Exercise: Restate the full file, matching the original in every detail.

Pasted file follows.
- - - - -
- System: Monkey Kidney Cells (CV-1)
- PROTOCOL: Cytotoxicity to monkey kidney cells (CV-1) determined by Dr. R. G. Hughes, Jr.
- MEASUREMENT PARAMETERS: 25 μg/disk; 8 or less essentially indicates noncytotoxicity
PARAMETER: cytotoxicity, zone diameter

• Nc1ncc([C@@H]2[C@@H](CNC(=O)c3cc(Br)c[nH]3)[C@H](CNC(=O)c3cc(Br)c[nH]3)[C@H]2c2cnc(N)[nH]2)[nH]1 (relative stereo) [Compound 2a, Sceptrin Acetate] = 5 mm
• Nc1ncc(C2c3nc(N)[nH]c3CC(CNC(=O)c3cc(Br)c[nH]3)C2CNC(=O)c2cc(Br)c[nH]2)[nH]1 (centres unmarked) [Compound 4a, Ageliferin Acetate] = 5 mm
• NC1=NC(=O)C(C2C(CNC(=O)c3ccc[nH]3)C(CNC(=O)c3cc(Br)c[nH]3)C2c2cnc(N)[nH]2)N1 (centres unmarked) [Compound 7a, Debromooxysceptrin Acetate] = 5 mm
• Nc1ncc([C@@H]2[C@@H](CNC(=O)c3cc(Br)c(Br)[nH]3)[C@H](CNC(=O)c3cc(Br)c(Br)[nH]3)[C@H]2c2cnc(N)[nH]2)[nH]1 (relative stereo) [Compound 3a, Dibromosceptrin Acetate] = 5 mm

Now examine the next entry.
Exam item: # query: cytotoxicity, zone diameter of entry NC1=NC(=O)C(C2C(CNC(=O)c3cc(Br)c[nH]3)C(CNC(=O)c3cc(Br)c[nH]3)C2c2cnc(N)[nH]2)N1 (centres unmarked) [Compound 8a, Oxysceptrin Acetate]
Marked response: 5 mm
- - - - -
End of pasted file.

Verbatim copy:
- System: Monkey Kidney Cells (CV-1)
- PROTOCOL: Cytotoxicity to monkey kidney cells (CV-1) determined by Dr. R. G. Hughes, Jr.
- MEASUREMENT PARAMETERS: 25 μg/disk; 8 or less essentially indicates noncytotoxicity
PARAMETER: cytotoxicity, zone diameter

• Nc1ncc([C@@H]2[C@@H](CNC(=O)c3cc(Br)c[nH]3)[C@H](CNC(=O)c3cc(Br)c[nH]3)[C@H]2c2cnc(N)[nH]2)[nH]1 (relative stereo) [Compound 2a, Sceptrin Acetate] = 5 mm
• Nc1ncc(C2c3nc(N)[nH]c3CC(CNC(=O)c3cc(Br)c[nH]3)C2CNC(=O)c2cc(Br)c[nH]2)[nH]1 (centres unmarked) [Compound 4a, Ageliferin Acetate] = 5 mm
• NC1=NC(=O)C(C2C(CNC(=O)c3ccc[nH]3)C(CNC(=O)c3cc(Br)c[nH]3)C2c2cnc(N)[nH]2)N1 (centres unmarked) [Compound 7a, Debromooxysceptrin Acetate] = 5 mm
• Nc1ncc([C@@H]2[C@@H](CNC(=O)c3cc(Br)c(Br)[nH]3)[C@H](CNC(=O)c3cc(Br)c(Br)[nH]3)[C@H]2c2cnc(N)[nH]2)[nH]1 (relative stereo) [Compound 3a, Dibromosceptrin Acetate] = 5 mm

Now examine the next entry.
Exam item: # query: cytotoxicity, zone diameter of entry NC1=NC(=O)C(C2C(CNC(=O)c3cc(Br)c[nH]3)C(CNC(=O)c3cc(Br)c[nH]3)C2c2cnc(N)[nH]2)N1 (centres unmarked) [Compound 8a, Oxysceptrin Acetate]
Marked response: 5 mm